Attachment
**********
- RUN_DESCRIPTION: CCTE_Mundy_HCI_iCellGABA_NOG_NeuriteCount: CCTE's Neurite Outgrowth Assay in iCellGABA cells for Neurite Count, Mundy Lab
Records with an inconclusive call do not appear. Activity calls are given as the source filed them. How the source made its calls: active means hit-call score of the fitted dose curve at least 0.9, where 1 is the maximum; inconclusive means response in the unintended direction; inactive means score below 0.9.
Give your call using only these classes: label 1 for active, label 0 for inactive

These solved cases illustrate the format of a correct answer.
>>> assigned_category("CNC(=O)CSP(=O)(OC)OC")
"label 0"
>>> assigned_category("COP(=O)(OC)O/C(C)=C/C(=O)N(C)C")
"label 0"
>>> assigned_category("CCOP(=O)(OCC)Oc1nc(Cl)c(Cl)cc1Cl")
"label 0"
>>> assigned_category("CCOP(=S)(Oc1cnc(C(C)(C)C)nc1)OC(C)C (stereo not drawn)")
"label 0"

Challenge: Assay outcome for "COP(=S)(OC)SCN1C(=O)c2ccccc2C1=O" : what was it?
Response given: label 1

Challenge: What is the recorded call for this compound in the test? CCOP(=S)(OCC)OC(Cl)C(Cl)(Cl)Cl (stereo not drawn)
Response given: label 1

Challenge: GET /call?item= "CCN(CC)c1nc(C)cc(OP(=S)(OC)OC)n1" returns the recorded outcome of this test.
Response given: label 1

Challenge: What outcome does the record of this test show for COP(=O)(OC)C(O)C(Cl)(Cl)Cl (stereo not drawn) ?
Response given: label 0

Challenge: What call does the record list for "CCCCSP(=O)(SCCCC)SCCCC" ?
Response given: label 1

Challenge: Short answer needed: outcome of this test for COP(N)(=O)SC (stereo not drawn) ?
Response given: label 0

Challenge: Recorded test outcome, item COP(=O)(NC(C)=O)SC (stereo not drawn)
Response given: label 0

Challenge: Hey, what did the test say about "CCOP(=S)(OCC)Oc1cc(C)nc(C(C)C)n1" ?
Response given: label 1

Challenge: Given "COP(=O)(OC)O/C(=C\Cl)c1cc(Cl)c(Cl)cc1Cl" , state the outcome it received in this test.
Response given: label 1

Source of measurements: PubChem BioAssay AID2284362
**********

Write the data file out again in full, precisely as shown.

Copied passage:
- RUN_DESCRIPTION: CCTE_Mundy_HCI_iCellGABA_NOG_NeuriteCount: CCTE's Neurite Outgrowth Assay in iCellGABA cells for Neurite Count, Mundy Lab
Records with an inconclusive call do not appear. Activity calls are given as the source filed them. How the source made its calls: active means hit-call score of the fitted dose curve at least 0.9, where 1 is the maximum; inconclusive means response in the unintended direction; inactive means score below 0.9.
Give your call using only these classes: label 1 for active, label 0 for inactive

These solved cases illustrate the format of a correct answer.
>>> assigned_category("CNC(=O)CSP(=O)(OC)OC")
"label 0"
>>> assigned_category("COP(=O)(OC)O/C(C)=C/C(=O)N(C)C")
"label 0"
>>> assigned_category("CCOP(=O)(OCC)Oc1nc(Cl)c(Cl)cc1Cl")
"label 0"
>>> assigned_category("CCOP(=S)(Oc1cnc(C(C)(C)C)nc1)OC(C)C (stereo not drawn)")
"label 0"

Challenge: Assay outcome for "COP(=S)(OC)SCN1C(=O)c2ccccc2C1=O" : what was it?
Response given: label 1

Challenge: What is the recorded call for this compound in the test? CCOP(=S)(OCC)OC(Cl)C(Cl)(Cl)Cl (stereo not drawn)
Response given: label 1

Challenge: GET /call?item= "CCN(CC)c1nc(C)cc(OP(=S)(OC)OC)n1" returns the recorded outcome of this test.
Response given: label 1

Challenge: What outcome does the record of this test show for COP(=O)(OC)C(O)C(Cl)(Cl)Cl (stereo not drawn) ?
Response given: label 0

Challenge: What call does the record list for "CCCCSP(=O)(SCCCC)SCCCC" ?
Response given: label 1

Challenge: Short answer needed: outcome of this test for COP(N)(=O)SC (stereo not drawn) ?
Response given: label 0

Challenge: Recorded test outcome, item COP(=O)(NC(C)=O)SC (stereo not drawn)
Response given: label 0

Challenge: Hey, what did the test say about "CCOP(=S)(OCC)Oc1cc(C)nc(C(C)C)n1" ?
Response given: label 1

Challenge: Given "COP(=O)(OC)O/C(=C\Cl)c1cc(Cl)c(Cl)cc1Cl" , state the outcome it received in this test.
Response given: label 1

Source of measurements: PubChem BioAssay AID2284362